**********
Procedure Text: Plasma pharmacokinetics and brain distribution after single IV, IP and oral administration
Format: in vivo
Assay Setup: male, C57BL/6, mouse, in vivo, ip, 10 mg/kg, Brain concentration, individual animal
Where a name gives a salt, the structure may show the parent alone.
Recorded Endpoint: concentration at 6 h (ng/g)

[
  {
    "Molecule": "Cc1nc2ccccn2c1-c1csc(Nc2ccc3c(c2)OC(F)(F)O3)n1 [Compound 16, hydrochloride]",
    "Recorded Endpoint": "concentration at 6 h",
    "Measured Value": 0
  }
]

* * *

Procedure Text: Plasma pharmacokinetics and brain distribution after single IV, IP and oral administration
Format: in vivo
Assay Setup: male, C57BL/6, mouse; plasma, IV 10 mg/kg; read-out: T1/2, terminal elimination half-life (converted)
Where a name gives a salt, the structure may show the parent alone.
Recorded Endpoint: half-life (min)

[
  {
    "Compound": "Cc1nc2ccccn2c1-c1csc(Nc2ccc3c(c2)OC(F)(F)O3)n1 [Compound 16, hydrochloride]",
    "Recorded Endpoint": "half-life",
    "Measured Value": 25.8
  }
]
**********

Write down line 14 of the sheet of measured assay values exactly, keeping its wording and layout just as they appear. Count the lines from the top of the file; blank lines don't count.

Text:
Procedure Text: Plasma pharmacokinetics and brain distribution after single IV, IP and oral administration